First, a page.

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Littles and self-harm rules? Self-harm aftercare?

Posted: |January 10th, 2017|, 9:31 pm
by bunnny
I'm a little who actively self harms and I wondered what you (littles) do when you feel that way.
Do you and your bigs have rules?

Bigs, what do you do?

Is there any advice on how to help a little who self-harms? Any "aftercare" routines ?

Re: Littles and self-harm rules? Self-harm aftercare?

Posted: |January 11th, 2017|, 6:07 pm
by PrettyLittlePixie
I have self harmed for 11-12 years. I don't think I'd allow a rule on my self harm besides the unspoken one of him obviously not wanting me to do it. It is my coping mechanism, and it is up to me to find a more healthy one and resist that urge. You can't put your mental health in someone else's hands. If you are only not cutting because it's against the rules, you'll be left floundering if something happened between you two.

The only aftercare I like from him is lots of cuddles, kind words and forehead kisses. I always care for the wound itself alone. One time after a particularly bad one I had to yell for him to help me and he helped me clean it and bandage it since I wouldn't get stitches. I did feel very close to him in that moment, but it was traumatic for both of us. I don't want him to see me like that again.

Re: Littles and self-harm rules? Self-harm aftercare?

Posted: |January 11th, 2017|, 6:56 pm
by littleryry
For us the rule is worded to ask the other to talk first - to encourage us to rely on each other. For me, I ask permission to if talking doesn't resolve it. For him, he's trying to not actively because he knows it hurts me when he does. If one of us does self harm we talk over what led to it with lots and lots of reassurance that it doesn't change how we feel and it doesn't make us love the other any less.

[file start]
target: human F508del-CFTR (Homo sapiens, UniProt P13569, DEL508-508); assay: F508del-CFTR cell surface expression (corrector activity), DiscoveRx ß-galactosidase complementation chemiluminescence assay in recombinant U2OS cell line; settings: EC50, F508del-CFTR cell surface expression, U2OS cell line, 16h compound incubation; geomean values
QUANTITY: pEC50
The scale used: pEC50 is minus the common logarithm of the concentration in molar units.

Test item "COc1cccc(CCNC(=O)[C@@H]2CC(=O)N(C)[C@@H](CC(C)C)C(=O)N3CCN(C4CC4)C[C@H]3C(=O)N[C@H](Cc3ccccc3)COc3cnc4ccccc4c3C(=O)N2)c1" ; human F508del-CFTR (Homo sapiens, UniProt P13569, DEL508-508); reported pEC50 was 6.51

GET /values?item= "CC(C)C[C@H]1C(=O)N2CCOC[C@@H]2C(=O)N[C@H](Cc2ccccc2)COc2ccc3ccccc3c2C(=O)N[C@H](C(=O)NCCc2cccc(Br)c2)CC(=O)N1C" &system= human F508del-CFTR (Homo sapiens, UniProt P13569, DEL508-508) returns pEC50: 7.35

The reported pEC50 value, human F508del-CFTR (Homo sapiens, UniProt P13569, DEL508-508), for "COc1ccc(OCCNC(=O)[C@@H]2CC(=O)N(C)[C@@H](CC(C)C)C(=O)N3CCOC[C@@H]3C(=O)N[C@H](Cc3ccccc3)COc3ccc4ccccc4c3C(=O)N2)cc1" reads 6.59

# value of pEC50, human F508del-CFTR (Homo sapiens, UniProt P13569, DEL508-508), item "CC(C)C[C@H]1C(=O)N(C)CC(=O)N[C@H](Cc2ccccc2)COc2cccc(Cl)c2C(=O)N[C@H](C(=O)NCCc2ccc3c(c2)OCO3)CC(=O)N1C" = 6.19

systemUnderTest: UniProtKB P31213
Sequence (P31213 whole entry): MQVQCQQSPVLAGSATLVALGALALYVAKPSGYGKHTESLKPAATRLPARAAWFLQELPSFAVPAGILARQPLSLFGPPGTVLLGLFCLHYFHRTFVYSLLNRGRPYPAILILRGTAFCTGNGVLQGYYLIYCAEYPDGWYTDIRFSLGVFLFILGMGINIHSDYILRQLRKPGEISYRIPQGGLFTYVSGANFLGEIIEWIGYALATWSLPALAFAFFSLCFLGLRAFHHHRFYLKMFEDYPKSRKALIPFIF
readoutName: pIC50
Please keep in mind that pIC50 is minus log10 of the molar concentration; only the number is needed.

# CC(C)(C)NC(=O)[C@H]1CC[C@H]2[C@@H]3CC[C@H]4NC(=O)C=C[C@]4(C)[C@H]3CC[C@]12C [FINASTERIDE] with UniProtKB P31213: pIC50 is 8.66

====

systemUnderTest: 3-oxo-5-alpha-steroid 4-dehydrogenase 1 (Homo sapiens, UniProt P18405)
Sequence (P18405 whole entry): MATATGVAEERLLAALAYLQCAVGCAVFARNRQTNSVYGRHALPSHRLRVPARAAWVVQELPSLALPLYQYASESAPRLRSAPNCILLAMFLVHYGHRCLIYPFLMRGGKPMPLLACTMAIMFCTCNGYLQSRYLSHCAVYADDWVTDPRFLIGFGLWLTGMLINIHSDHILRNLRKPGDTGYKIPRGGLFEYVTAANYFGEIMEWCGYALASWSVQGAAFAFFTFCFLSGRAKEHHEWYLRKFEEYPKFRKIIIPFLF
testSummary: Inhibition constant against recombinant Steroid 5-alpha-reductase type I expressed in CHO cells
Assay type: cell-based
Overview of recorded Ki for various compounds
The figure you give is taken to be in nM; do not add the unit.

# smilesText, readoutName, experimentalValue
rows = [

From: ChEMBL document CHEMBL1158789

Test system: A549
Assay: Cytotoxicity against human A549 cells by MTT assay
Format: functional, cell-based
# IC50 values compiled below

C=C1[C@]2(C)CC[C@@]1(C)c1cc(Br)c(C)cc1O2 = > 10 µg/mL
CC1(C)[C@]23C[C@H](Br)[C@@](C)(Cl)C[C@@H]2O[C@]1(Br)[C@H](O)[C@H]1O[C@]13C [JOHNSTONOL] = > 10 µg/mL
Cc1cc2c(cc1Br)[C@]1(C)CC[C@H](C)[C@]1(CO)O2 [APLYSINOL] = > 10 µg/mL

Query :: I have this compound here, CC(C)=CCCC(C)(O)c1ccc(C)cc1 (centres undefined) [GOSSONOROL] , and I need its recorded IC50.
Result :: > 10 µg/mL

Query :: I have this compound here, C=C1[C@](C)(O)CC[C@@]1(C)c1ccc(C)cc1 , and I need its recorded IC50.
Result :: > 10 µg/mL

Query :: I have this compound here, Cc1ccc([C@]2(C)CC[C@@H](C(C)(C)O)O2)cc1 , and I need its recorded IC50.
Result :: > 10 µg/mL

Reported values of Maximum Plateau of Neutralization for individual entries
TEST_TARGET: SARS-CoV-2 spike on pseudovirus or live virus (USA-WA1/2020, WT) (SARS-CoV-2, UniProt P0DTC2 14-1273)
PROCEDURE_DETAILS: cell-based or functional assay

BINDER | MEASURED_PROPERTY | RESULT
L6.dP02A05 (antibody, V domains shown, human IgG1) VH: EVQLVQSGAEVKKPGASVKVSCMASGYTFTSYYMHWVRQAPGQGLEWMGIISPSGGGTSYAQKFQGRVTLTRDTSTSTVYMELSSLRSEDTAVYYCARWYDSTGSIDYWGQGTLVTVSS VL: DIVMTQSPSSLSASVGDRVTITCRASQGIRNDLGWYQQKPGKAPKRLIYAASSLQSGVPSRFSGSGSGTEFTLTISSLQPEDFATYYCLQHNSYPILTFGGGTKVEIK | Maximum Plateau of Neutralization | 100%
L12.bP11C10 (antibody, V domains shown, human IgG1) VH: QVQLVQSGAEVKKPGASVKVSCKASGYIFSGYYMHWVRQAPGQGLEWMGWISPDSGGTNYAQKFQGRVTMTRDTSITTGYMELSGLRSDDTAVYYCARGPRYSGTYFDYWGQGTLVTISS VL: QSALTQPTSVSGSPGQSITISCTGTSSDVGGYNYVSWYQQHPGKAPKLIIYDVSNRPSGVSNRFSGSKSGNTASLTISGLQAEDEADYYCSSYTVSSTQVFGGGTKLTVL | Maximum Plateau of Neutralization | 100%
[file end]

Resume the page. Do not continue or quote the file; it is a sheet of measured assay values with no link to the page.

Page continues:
Re: Littles and self-harm rules? Self-harm aftercare?

Posted: |January 20th, 2017|, 2:55 pm
by Lookin4MyLittle
I had a little for some 2 years who would self harm quite randomly it appeared at first. It broke my heart. I'm not a Dom in any way, I'm a care giver, I try to nurture and protect. If you're asking for advice as to how to try to stop it, I would say that you need to try and find out why you're doing it in the first place. There's little point in trying to suppress the actual harming, I think you need to get to the cause of it. You can physically stop someone from doing something but those feelings will still be there - I think you need to establish what's causing the need for you to do it in the first place. My little felt it was the result of her relationship with her father, which had broken down very early in her life and the cutting was her way of releasing the pain. Having done a lot of research we tried (together) to confront her feelings (largely by talking about them) which wasn't easy for her as she didn't want to revisit those memories. It took time and it took patience and things were never perfect but eventually the self harming occurred less often. But it only happened because she was prepared to release those feelings buried deep inside her.

As for the aftercare, that was actually easier. It involved love and attention and her realisation that her self harming didn't affect what I thought of her. The kind of love and attention you get depends on what type of daddy/caregiver you have. The best ones will know how to make you feel comfortable and loved and, most importantly, secure. And then they will make sure you get that love and make sure you're in a better place. My little needed cuddles and hot chocolate and TV to keep her occupied, so that's what I made sure she got :)